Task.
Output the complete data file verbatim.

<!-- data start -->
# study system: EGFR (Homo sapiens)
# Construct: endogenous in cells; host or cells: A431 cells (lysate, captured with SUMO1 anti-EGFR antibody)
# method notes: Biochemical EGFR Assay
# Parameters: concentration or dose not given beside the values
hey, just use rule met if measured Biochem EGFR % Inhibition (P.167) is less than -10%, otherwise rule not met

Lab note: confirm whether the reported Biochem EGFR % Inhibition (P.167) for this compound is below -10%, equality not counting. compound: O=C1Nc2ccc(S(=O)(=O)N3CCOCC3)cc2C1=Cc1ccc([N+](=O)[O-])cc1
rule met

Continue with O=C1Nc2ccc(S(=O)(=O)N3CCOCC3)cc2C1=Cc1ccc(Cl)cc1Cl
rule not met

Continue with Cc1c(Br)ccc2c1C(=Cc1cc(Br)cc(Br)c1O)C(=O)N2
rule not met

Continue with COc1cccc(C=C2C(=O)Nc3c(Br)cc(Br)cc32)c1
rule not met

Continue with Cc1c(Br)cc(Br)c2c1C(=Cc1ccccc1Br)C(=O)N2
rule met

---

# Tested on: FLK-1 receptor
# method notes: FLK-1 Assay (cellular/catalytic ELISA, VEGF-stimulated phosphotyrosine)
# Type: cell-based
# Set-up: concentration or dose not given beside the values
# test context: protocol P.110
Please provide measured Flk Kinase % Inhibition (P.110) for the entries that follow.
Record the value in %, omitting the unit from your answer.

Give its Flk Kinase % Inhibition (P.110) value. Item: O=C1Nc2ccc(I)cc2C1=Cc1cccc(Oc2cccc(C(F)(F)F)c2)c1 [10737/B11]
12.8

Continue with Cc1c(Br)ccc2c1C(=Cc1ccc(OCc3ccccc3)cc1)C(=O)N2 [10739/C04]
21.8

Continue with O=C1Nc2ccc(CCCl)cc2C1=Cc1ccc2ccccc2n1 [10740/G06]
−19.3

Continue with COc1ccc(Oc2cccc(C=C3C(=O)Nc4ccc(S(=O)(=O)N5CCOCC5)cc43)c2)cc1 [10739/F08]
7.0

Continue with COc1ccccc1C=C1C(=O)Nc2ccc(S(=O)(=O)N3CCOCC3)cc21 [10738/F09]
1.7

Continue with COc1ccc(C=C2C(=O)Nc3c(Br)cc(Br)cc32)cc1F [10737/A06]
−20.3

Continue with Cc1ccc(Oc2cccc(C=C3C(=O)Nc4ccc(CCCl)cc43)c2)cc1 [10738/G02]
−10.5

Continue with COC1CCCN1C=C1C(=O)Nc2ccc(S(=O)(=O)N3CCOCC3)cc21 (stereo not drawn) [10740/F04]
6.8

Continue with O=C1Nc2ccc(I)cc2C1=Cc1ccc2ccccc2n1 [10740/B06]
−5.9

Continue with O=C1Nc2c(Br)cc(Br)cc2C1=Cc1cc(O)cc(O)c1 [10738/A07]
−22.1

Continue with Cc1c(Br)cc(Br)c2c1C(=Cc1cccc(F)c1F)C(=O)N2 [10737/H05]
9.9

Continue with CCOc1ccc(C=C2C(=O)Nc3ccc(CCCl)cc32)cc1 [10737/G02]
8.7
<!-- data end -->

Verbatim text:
# study system: EGFR (Homo sapiens)
# Construct: endogenous in cells; host or cells: A431 cells (lysate, captured with SUMO1 anti-EGFR antibody)
# method notes: Biochemical EGFR Assay
# Parameters: concentration or dose not given beside the values
hey, just use rule met if measured Biochem EGFR % Inhibition (P.167) is less than -10%, otherwise rule not met

Lab note: confirm whether the reported Biochem EGFR % Inhibition (P.167) for this compound is below -10%, equality not counting. compound: O=C1Nc2ccc(S(=O)(=O)N3CCOCC3)cc2C1=Cc1ccc([N+](=O)[O-])cc1
rule met

Continue with O=C1Nc2ccc(S(=O)(=O)N3CCOCC3)cc2C1=Cc1ccc(Cl)cc1Cl
rule not met

Continue with Cc1c(Br)ccc2c1C(=Cc1cc(Br)cc(Br)c1O)C(=O)N2
rule not met

Continue with COc1cccc(C=C2C(=O)Nc3c(Br)cc(Br)cc32)c1
rule not met

Continue with Cc1c(Br)cc(Br)c2c1C(=Cc1ccccc1Br)C(=O)N2
rule met

---

# Tested on: FLK-1 receptor
# method notes: FLK-1 Assay (cellular/catalytic ELISA, VEGF-stimulated phosphotyrosine)
# Type: cell-based
# Set-up: concentration or dose not given beside the values
# test context: protocol P.110
Please provide measured Flk Kinase % Inhibition (P.110) for the entries that follow.
Record the value in %, omitting the unit from your answer.

Give its Flk Kinase % Inhibition (P.110) value. Item: O=C1Nc2ccc(I)cc2C1=Cc1cccc(Oc2cccc(C(F)(F)F)c2)c1 [10737/B11]
12.8

Continue with Cc1c(Br)ccc2c1C(=Cc1ccc(OCc3ccccc3)cc1)C(=O)N2 [10739/C04]
21.8

Continue with O=C1Nc2ccc(CCCl)cc2C1=Cc1ccc2ccccc2n1 [10740/G06]
−19.3

Continue with COc1ccc(Oc2cccc(C=C3C(=O)Nc4ccc(S(=O)(=O)N5CCOCC5)cc43)c2)cc1 [10739/F08]
7.0

Continue with COc1ccccc1C=C1C(=O)Nc2ccc(S(=O)(=O)N3CCOCC3)cc21 [10738/F09]
1.7

Continue with COc1ccc(C=C2C(=O)Nc3c(Br)cc(Br)cc32)cc1F [10737/A06]
−20.3

Continue with Cc1ccc(Oc2cccc(C=C3C(=O)Nc4ccc(CCCl)cc43)c2)cc1 [10738/G02]
−10.5

Continue with COC1CCCN1C=C1C(=O)Nc2ccc(S(=O)(=O)N3CCOCC3)cc21 (stereo not drawn) [10740/F04]
6.8

Continue with O=C1Nc2ccc(I)cc2C1=Cc1ccc2ccccc2n1 [10740/B06]
−5.9

Continue with O=C1Nc2c(Br)cc(Br)cc2C1=Cc1cc(O)cc(O)c1 [10738/A07]
−22.1

Continue with Cc1c(Br)cc(Br)c2c1C(=Cc1cccc(F)c1F)C(=O)N2 [10737/H05]
9.9

Continue with CCOc1ccc(C=C2C(=O)Nc3ccc(CCCl)cc32)cc1 [10737/G02]
8.7